“Someone introduced an unintended factor by exposing the chamber to low-spectrum light, a part of the band not found in our world. We’re thinking this exposure somehow mutated our microbe and it took on completely different characteristics. The plants died, and when a person went into the room, he perished as well, in the same manner as the plants did.”

“So what is it?” inquired General Moore. “Has it become radioactive?”

“No, we don’t think that’s it. One of my colleagues, Kingly, has a theory which fits the data we collected, although we can’t explain why the light exposure caused the mutation. Kingly’s theory, and one I’m inclined to agree with until something else gives a better explanation, is that somehow our microbe mutated into an oxygen consuming engine.”

“Oxygen consuming?” said Dunkirk.

“Sounds unbelievable, but that’s what we think,” replied Roberts.

“Then that poses some real problems,” said General Moore.

“Yes,” said Roberts. “Some serious problems. Problems that threaten the existence of every living thing on the planet. Oxygen consuming, as in it can render, so to speak, oxygen out of any compound and consume it. I know that’s against the laws of physics, but we’re talking about something beyond the realm of our knowledge of physics. What container can we isolate this microbe in? Is there anything we have that in some way does not have oxygen in any of its compounds? Not too many. And if it escapes into the atmosphere? Our world would be annihilated in short time, hours or less. Our soil would be consumed, our water would be consumed, our breathing air would be consumed.”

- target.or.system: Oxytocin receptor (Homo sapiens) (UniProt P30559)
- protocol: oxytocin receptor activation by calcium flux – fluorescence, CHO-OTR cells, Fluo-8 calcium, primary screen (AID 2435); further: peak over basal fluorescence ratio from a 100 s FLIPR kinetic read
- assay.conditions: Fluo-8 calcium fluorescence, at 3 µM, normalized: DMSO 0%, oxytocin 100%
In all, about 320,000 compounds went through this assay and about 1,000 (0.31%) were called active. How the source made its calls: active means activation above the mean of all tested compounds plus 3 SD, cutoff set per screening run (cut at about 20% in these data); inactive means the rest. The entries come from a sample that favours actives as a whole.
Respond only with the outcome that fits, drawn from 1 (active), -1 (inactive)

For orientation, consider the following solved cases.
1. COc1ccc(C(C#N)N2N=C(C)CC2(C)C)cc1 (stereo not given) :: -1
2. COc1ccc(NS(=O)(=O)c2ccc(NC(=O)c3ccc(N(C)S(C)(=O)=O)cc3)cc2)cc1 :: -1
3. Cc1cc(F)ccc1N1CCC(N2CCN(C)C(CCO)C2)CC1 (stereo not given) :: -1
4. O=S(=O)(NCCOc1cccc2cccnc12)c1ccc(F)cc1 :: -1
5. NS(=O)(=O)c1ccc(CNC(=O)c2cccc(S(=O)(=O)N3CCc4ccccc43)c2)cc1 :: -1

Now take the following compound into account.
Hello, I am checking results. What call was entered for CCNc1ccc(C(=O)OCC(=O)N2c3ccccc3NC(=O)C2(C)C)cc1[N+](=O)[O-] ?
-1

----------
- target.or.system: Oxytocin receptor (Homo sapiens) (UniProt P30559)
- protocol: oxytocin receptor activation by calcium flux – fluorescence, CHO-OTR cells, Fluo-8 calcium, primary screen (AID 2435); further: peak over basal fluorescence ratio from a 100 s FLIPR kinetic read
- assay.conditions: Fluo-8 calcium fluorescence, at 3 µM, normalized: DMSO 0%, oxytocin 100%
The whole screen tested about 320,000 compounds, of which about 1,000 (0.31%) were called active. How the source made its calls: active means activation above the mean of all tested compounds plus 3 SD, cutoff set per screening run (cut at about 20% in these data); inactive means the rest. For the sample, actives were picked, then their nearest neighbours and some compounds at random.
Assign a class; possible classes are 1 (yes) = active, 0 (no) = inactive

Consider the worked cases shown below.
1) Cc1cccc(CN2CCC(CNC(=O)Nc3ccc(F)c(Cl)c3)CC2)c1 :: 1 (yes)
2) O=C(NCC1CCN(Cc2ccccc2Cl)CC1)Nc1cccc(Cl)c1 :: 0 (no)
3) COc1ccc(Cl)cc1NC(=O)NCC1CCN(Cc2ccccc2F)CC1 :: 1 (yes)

“Where is it now?” asked Dunkirk.

“In a vacuum tank. Apparently being in a vacuum makes it inert or dramatically slows it down, like heat speeds up the motion of molecules and absence of heat slows them down. We’ll monitor the tank and see if there is any sign of decay. If so, we’ll have to find some way to transport it to another tank.”

The military took charge of the crisis, with General Moore in command. He employed Roberts and Kingly as top advisers, and Roberts’ team to handle the practical matters of the planet-threatening microbe.

General Moore also had a private meeting with Roberts.

“This is not a good time to bring this up—I don’t believe there ever will be a good time,” began the general. “I’m not chiding you, but you know you’re going to have to answer to these things eventually. What was your reason for creating this? Oh, I know, to benefit the people of the world. That’s not what I’m asking, and you know it. I’m asking the bigger questions. It has been a matter of scientific and even public debate for a few decades about engineering life. How could we possibly know the consequences of seemingly miniscule changes to something that you probably couldn’t see without an electron microscope anyway? Are we in a position, scientifically and morally, where we can go out and do these things with impunity?

“What about military uses? As far as I know the military has limited knowledge about it, other than the top members, and even what they know they’re not correct about. But what if a weapon was made of it? The whole world could be gone in a few minutes, just like it appears to be going now. Or what if we get a handle on it and use it beneficially for years, then some crazy leader gains control of it, one who doesn’t care about life? Poof! Everything’s gone.